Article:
What in the hell is this nightmare Monopoly video on Facebook Live?

While other brands were posting hamfisted tributes to singular musical artist Prince, the social team behind Hasbro’s Monopoly went a different direction Thursday: They orchestrated a Facebook Live event in which a human man defeats two potatoes in a game of dexterity.

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Like nearly all previous Facebook Live events, this one was very bad, unless you evaluate it as a musicless music video for Lil Wayne’s classic jam “Got Money,” feat. T-Pain. 

In fact, the lack of either music or dialogue is the creepiest thing about it. Without them, all you can hear are the chilling sounds of people dressed as Rich Uncle Pennybags and the Potatoheads slapping hopelessly at another Hasbro property, Hungry Hungry Hippos. 

There’s no compelling reason to make this event “live,” because whatever it would gain in suspense—nothing, because there are no stakes—it loses in editing. And a little editing would go a long way here.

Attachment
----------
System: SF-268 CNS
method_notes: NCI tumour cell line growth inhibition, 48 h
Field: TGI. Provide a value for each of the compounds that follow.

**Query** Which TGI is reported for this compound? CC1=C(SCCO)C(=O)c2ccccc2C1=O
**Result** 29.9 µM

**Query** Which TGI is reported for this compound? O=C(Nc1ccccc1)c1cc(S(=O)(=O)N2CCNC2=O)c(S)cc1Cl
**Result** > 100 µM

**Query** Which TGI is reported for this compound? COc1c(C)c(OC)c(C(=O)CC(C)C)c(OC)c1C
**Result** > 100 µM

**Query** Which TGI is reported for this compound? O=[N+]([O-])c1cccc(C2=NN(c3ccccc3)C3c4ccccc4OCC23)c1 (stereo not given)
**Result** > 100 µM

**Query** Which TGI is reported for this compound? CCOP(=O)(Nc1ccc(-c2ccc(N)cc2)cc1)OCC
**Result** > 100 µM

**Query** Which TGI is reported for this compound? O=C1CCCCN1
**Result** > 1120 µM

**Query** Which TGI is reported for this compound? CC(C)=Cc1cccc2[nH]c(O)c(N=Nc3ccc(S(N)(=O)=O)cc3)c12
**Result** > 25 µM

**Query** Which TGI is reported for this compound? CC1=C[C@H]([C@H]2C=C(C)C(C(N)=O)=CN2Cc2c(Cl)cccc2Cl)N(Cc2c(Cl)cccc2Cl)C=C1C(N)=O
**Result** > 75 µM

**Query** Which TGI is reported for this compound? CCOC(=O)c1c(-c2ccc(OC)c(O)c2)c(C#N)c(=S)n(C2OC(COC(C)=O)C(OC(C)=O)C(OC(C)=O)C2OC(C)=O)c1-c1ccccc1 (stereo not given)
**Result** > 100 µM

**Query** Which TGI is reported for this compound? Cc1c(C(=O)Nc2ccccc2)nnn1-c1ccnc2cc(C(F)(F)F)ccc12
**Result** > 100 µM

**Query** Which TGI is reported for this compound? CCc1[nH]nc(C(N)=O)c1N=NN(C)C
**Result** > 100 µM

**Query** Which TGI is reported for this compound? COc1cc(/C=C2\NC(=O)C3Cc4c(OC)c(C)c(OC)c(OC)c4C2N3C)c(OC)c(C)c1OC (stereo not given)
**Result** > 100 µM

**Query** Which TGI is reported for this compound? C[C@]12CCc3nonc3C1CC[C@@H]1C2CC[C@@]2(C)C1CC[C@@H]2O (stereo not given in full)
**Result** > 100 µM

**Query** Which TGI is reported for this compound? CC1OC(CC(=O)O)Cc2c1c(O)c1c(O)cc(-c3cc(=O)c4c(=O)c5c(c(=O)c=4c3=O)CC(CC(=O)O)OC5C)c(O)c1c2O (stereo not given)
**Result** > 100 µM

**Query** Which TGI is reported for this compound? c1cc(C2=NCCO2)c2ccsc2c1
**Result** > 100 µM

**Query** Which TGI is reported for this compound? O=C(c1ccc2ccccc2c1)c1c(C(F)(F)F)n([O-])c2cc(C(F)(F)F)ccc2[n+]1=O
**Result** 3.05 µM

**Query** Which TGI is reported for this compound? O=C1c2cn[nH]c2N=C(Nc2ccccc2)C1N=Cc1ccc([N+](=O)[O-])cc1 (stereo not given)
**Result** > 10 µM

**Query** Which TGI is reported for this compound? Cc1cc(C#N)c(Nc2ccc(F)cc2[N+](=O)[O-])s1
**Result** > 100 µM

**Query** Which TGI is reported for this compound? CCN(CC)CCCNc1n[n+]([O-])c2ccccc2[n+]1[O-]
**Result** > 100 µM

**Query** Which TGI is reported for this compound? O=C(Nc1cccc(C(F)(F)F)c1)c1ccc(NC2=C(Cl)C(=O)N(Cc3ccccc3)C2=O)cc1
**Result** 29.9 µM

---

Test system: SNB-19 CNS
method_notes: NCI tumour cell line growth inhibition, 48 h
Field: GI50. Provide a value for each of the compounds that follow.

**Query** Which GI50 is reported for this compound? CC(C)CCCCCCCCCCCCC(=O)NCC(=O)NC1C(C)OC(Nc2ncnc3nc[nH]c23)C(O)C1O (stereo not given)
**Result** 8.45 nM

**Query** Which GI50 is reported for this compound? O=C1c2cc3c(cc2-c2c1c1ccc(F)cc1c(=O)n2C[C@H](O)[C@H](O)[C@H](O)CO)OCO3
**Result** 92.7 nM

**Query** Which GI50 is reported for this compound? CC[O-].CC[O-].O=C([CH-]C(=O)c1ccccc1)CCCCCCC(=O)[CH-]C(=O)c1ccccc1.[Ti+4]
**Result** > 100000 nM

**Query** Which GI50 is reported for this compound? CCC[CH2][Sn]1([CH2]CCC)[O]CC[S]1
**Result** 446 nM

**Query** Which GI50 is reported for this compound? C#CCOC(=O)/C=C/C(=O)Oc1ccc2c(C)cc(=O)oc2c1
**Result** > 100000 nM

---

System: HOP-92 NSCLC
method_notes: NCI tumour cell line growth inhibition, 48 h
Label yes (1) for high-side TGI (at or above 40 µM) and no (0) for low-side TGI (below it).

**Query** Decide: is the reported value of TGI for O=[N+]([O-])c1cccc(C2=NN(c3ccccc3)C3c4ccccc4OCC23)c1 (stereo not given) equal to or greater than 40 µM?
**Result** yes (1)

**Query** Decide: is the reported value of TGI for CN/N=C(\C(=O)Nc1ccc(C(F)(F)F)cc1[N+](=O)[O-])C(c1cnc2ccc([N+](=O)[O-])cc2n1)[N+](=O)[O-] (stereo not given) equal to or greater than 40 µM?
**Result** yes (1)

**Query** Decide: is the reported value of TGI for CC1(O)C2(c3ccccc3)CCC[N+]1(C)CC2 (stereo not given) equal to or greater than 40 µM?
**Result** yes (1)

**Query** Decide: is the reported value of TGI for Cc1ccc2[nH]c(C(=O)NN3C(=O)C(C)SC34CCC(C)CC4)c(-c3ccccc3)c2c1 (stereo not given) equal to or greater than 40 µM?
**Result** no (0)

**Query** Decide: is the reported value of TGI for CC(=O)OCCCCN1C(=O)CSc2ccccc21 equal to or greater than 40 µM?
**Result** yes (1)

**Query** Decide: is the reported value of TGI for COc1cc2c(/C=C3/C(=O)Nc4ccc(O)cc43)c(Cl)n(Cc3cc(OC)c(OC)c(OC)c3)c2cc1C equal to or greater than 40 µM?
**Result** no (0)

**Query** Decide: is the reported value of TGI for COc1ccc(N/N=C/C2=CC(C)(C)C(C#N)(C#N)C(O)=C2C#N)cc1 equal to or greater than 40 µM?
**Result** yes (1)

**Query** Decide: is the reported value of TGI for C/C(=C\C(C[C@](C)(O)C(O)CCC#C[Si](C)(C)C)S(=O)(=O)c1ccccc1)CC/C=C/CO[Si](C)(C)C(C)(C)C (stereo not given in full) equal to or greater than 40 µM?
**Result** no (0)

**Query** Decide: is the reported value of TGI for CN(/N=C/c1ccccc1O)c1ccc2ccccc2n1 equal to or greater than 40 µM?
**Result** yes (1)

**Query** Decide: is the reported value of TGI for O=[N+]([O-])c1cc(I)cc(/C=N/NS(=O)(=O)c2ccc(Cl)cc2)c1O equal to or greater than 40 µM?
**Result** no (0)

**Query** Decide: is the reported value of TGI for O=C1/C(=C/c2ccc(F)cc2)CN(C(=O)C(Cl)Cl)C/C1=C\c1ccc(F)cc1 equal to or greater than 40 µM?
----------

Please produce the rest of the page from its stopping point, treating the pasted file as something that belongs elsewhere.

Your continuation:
These are early days for Facebook Live, and it’s the first time Hasbro has used it. Companies that promote things (so, all companies) have the sense that they should be using Live, but they don’t yet know what to use it for. However, one way to find out is by hurling employees, sometimes interns, at a camera—and seeing which ones stick.

Imagine caring about the outcome of a game of Hungry Hungry Hippos played by Hasbro characters. You can’t. Or, if you can, you can’t do it without being mad that Pennybags gets to use his real hands while the potatoes just have to flail their huge flappers. Come on!

It’ll be really cool when this two-minute video gets turned into a hundred-million-dollar motion picture, though. At least it’ll get a better Rotten Tomatoes score than Ouija did (7 percent). 

Hasbro did not respond to a request for comment on whatever this is.

Jay Hathaway

Jay Hathaway

Jay Hathaway is a former senior writer who specialized in internet memes and weird online culture. He previously served as the Daily Dot’s news editor, was a staff writer at Gawker, and edited the classic websites Urlesque and Download Squad. His work has also appeared on nymag.com, suicidegirls.com, and the Morning News.